Lindsey Turnbull is the owner and founder of MissHeard Media, a media and live events company that empowers and inspires tween and teen girls. She is the keeper of her own journal(s) and writes before bed. She has a separate journal for affirmations and poetry. When Lindsey is not working on MissHeard or writing, she likes to read murder mysteries and listen to heavy metal music. Follow MissHeard Medias work on Twitter, Instagram, and Facebook!
The Facts About Journaling
If you could do one simple thing to reduce stress and anxiety, gain clarity on your life, and improve your overall health, would you do it?
Research shows that keeping a journal is one type of healthy outlet you can use to manage your mental health, making you happier, less anxious, and calmer overall. A few minutes of writing, drawing, list making, each day can have huge rewards for the author.
Keeping a journal or diary gives the author a way to dump out some of their complicated emotions, feelings, and struggles, which can feel like lifting a weight off. Think of how you feel after venting after a hard day- you can feel that similar sense of weightlessness every day by keeping a journal or a diary. Writing out problems and struggles can give the writer some perspective, discover what makes them tick, and can even be meditative.
Journaling can also be a place to build the habit of positive self-talk by giving the writer a space to track negative thoughts and patterns (and change them).
Finding Your Perfect Journal(s)
No two journals or diaries look the same. There are many types of journals, and they all serve the same purpose. Some common journal types are:
- Bullet journals: for people who love lists and planners
- Art journals: for those who express themselves better with art, rather than words
- Morning page journal: space to free-write first morning thoughts, for go-getters and early risers
- Gratitude journal: for those who want to cultivate a more grateful existence
- Prayer Journal: for those who are religious and/or who want to speak to their higher power
- Food/music/movie/book journal: for those who love tracking what media they consume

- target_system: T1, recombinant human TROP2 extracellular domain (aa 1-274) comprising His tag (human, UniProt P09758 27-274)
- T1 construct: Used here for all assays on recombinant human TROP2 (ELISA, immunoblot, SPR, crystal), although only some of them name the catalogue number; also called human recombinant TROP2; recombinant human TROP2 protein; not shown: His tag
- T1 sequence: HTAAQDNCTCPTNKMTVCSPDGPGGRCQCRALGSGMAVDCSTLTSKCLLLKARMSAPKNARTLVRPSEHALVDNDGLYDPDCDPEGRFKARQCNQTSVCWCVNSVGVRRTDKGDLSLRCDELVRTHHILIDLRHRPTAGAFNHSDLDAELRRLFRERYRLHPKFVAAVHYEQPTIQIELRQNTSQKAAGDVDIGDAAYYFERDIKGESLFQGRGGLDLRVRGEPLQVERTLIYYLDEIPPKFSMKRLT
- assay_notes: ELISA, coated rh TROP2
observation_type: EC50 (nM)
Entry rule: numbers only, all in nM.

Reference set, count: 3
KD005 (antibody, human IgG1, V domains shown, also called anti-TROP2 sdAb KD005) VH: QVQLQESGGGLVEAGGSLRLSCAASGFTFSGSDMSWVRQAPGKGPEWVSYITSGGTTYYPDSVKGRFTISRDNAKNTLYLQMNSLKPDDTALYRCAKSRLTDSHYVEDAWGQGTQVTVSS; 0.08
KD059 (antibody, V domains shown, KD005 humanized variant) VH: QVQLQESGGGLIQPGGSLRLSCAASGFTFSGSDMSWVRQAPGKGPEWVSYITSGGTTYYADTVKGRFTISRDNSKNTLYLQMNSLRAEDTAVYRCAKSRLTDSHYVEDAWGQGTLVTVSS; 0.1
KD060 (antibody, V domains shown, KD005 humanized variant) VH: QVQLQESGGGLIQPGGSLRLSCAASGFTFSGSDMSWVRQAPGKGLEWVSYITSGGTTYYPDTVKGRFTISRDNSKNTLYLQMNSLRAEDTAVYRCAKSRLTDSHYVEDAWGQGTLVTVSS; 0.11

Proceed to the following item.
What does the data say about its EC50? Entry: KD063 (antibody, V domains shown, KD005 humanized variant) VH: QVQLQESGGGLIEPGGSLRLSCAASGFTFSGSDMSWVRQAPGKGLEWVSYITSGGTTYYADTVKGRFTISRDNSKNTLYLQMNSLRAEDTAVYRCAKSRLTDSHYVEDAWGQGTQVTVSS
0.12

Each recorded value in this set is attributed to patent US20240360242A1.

- Digital journal or blog
- A traditional diary-style journal
There’s also poetry journals, pocket journals, idea journals, complaint journals. Some people prefer to keep multiple journals, while others prefer all of their thoughts be in one place.
Or really, any combination of the above. A journal is your own space to write, vent, celebrate, brain dump. It should be a friendly, comfortable, and safe, supportive space for you. The journal you’re most likely to use regularly is the right kind of journal for you.
Journaling and Daily Routines
To best reap the benefits of journaling, make it a habit, part of your daily routine.
One easy way to build a habit is to add a new habit to a current one. For example, if you set your alarm each night, you could easily add in five minutes of journaling after you set your alarm. Or, if you’re bursting with ideas first thing in the morning, keep your journal next to your bed and jot down your first thoughts.
Another easy way is to be prepared. Buy a journal you like, with a cool cover or great quote. Keep it in a place that’s easy to get to, like your bag or nightstand. Tuck your favorite pens or pencils nearby. Write with your fanciest pen, if you have to, so it feels special.
However, whenever you decide to journal, write what feels right to you. Remember, no one ever has to see the words on the pages, so allow yourself to be fully honest, uncensored, and raw. When don’t feel like writing for an hour, don’t. If you only have three minutes, that’s fine too. And if you miss a few days, don’t beat yourself up or abandon your journal- try again when you have time.
The best journaling practice is the one you will do regularly and honestly.
Consider: Have you ever tried journaling? What did you like/dislike about it? What advice do you have for beginners?
Comment below or mind me on social media to share!